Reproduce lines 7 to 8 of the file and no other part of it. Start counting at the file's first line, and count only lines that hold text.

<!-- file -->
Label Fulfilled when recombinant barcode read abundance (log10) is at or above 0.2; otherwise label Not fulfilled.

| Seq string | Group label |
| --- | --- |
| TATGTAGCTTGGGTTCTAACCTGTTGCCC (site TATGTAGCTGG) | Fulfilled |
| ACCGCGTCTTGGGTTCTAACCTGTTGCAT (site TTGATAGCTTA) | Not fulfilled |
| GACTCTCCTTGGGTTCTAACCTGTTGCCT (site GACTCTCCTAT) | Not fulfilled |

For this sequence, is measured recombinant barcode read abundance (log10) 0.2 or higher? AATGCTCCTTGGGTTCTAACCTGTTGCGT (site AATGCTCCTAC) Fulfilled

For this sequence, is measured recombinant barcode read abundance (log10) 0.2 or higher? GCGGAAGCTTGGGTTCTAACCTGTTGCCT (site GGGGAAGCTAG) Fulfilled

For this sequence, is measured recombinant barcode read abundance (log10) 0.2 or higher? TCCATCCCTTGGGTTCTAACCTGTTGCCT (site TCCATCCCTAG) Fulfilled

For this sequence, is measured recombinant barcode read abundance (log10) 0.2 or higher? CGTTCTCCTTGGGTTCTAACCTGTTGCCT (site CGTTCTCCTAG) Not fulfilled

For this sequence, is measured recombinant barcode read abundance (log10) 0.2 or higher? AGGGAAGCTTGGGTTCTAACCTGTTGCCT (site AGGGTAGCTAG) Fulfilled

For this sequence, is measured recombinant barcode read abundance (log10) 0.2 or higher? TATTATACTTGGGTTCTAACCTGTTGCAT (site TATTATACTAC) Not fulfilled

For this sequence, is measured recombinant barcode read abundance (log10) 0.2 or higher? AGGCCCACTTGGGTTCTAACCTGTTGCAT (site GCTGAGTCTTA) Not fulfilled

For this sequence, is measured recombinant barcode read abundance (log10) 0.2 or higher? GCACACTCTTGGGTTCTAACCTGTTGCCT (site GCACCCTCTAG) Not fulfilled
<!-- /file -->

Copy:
For this sequence, is measured recombinant barcode read abundance (log10) 0.2 or higher? AATGCTCCTTGGGTTCTAACCTGTTGCGT (site AATGCTCCTAC) Fulfilled

For this sequence, is measured recombinant barcode read abundance (log10) 0.2 or higher? GCGGAAGCTTGGGTTCTAACCTGTTGCCT (site GGGGAAGCTAG) Fulfilled